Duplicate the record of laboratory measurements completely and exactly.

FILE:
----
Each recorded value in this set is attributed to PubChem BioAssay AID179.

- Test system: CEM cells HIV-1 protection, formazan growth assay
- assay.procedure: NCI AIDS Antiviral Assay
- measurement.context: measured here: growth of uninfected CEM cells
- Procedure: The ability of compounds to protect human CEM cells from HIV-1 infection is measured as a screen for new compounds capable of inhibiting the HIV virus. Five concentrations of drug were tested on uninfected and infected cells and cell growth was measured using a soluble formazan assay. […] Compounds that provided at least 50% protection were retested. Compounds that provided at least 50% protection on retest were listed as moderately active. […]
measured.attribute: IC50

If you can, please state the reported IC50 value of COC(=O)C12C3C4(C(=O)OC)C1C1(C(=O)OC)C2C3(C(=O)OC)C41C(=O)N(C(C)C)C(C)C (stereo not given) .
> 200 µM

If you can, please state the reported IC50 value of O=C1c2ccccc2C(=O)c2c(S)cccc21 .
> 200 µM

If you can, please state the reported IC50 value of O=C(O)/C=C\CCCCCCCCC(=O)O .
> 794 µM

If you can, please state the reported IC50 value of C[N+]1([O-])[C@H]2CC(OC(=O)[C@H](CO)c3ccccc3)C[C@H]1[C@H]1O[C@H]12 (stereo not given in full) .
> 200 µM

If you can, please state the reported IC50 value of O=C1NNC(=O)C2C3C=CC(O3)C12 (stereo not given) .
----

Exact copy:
Each recorded value in this set is attributed to PubChem BioAssay AID179.

- Test system: CEM cells HIV-1 protection, formazan growth assay
- assay.procedure: NCI AIDS Antiviral Assay
- measurement.context: measured here: growth of uninfected CEM cells
- Procedure: The ability of compounds to protect human CEM cells from HIV-1 infection is measured as a screen for new compounds capable of inhibiting the HIV virus. Five concentrations of drug were tested on uninfected and infected cells and cell growth was measured using a soluble formazan assay. […] Compounds that provided at least 50% protection were retested. Compounds that provided at least 50% protection on retest were listed as moderately active. […]
measured.attribute: IC50

If you can, please state the reported IC50 value of COC(=O)C12C3C4(C(=O)OC)C1C1(C(=O)OC)C2C3(C(=O)OC)C41C(=O)N(C(C)C)C(C)C (stereo not given) .
> 200 µM

If you can, please state the reported IC50 value of O=C1c2ccccc2C(=O)c2c(S)cccc21 .
> 200 µM

If you can, please state the reported IC50 value of O=C(O)/C=C\CCCCCCCCC(=O)O .
> 794 µM

If you can, please state the reported IC50 value of C[N+]1([O-])[C@H]2CC(OC(=O)[C@H](CO)c3ccccc3)C[C@H]1[C@H]1O[C@H]12 (stereo not given in full) .
> 200 µM

If you can, please state the reported IC50 value of O=C1NNC(=O)C2C3C=CC(O3)C12 (stereo not given) .